Tuesday, 12 July 2011

Radical Roasties (Roast Potatoes)

There are as many recipes for roast potatoes as there are cooks. This is my humble submission. 

My priority here is to achieve a roastie which is crisp and tasty on the outside, soft and fluffy on the inside, and tasty even when eaten cold. I have made no attempt to reduce the calories, salt or fat intake; I believe roasties are, and should always be, a singular indulgence which should remain forever aloof from fad diets. If you choose low fat roasties, you will not live longer, it will just seem that way. 

To make the best, I use the best, so maris piper potatoes, sea salt and goose fat are the natural choices.


Ingredients:

1 bag of maris piper potatoes, peeled and cut into quarters, rinsed and drained.
3 tbsp sea salt (yes 3).
Large saucepan of boiling water.
200g goose or duck fat (now available in most big supermarkets).
Drippings from a meat joint.*

*A roasting joint or bird is not an ingredient of this dish, but the drippings are used to good advantage.

Method:

Add the spuds and all the salt to the saucepan, bring to a boil and continue boiling for about 7 minutes. Drain the boiling liquor and toss the drained spuds to fluff the outsides. Lift the lid and add several knobs of goose fat to coat the spuds. Transfer the spuds to a roasting tin and bake at 180°C for 30 mins. A roasting joint suspended above the roasting tin on a wire rack will spatter the roasties with an extra layer of tastiness. Turn each spud to ensure even cooking and continue to roast until they are crisp and gently browned with slight scorching in places. You can time your meat joint to be removed 10 mins before the roasties; this will give the meat time to rest and firm up for better carving.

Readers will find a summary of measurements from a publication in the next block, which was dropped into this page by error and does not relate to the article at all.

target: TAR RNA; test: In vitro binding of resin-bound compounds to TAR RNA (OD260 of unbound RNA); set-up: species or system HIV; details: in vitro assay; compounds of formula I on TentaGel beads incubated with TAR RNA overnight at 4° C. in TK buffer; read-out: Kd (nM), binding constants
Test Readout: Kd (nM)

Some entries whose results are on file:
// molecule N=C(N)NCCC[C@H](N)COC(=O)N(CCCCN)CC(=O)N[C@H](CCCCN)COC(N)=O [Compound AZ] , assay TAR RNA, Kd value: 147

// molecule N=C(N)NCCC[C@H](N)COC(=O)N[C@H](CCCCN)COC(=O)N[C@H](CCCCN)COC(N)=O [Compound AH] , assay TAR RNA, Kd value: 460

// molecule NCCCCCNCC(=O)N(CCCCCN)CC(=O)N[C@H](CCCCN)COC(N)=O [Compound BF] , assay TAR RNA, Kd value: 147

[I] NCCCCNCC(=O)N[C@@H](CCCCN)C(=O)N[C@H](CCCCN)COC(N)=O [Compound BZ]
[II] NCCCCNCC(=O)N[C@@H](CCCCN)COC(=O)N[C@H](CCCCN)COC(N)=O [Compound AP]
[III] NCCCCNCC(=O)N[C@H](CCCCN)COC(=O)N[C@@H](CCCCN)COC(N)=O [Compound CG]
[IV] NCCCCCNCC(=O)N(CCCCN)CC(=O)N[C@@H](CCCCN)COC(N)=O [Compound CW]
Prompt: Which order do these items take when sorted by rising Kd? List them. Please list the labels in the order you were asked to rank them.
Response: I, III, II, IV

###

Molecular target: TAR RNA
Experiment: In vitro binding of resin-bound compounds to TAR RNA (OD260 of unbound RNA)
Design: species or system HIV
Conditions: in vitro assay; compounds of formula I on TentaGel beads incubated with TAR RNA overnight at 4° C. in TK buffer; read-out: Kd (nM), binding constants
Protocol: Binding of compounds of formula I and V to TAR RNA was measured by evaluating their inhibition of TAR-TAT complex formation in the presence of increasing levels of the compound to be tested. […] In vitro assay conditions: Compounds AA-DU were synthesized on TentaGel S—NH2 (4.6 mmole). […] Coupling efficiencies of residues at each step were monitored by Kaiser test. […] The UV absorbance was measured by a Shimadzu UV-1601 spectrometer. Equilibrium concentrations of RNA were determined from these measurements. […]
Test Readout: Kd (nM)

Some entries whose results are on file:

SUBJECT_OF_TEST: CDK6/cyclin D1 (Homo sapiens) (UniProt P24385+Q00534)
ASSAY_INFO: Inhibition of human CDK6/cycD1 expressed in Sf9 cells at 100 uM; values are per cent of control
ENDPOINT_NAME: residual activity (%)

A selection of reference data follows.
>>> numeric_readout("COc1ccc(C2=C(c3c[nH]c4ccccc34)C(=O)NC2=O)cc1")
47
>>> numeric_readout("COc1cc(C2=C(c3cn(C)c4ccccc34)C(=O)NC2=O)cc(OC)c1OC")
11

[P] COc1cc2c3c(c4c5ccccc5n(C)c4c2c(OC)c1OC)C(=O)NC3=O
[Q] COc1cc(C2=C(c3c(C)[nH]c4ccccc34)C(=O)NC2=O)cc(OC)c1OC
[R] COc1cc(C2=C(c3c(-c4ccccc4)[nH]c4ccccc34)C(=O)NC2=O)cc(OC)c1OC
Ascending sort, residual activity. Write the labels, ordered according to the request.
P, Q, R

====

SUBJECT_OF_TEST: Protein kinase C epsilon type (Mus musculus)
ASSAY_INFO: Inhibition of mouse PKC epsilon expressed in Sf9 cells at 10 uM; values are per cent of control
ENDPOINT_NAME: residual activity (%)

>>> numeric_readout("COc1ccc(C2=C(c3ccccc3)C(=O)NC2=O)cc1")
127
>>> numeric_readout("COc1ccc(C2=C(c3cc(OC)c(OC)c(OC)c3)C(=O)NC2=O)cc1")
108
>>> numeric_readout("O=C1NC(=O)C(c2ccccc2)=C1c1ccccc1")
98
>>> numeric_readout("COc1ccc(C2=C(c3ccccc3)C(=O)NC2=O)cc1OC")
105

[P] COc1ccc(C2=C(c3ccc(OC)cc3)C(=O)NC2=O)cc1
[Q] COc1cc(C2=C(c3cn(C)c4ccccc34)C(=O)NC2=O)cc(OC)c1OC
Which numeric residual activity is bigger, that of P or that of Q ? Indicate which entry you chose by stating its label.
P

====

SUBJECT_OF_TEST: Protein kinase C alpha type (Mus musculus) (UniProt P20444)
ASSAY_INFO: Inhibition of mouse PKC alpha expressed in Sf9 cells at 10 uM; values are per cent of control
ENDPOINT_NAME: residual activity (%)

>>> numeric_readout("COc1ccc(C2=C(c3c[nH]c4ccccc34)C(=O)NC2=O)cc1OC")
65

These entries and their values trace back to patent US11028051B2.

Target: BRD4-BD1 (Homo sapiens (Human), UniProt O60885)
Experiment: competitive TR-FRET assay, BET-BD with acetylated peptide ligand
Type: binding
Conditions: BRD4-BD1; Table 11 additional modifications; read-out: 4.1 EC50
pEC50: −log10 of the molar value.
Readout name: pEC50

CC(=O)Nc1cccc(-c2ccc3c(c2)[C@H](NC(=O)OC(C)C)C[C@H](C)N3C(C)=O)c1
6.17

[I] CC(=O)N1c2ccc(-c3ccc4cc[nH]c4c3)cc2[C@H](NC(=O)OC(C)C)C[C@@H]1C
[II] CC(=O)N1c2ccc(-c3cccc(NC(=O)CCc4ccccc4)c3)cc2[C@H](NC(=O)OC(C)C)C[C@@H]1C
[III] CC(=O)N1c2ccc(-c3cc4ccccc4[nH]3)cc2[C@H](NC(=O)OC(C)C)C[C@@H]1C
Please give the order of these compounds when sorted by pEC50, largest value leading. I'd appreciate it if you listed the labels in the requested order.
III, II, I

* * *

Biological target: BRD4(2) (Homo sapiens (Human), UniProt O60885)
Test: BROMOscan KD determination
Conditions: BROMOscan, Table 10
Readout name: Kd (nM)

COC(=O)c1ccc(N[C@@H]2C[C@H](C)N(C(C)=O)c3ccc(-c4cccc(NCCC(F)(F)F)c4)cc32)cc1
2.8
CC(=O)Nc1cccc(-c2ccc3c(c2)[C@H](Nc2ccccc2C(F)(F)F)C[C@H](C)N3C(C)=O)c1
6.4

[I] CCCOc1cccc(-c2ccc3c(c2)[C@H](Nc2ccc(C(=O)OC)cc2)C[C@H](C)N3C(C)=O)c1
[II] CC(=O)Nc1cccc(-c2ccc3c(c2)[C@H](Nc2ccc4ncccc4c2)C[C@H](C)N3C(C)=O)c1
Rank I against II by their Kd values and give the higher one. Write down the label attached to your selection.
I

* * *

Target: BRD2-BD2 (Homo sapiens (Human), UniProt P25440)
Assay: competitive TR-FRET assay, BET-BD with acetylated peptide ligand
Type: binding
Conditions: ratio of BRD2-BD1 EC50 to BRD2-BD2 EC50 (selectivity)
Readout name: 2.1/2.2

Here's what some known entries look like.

Serving:

Only with roasted meat, three veg, Yorkshire puds and a meaty gravy.  If you want the best recipe for Yorkshire pudding, ask a Yorkshireman!

Note:

The reason for the high amount of sea salt is to help with the crisping of the outside of the roasties. This method also has the effect of reducing the fat absorption of the roasties, keeping the insides light and fluffy. 

Goose or duck fat imparts a rich flavour, has a high flash point and will not burn at the high temperatures employed here. 

For these reasons, the best chips are also maris pipers cooked in goose fat.


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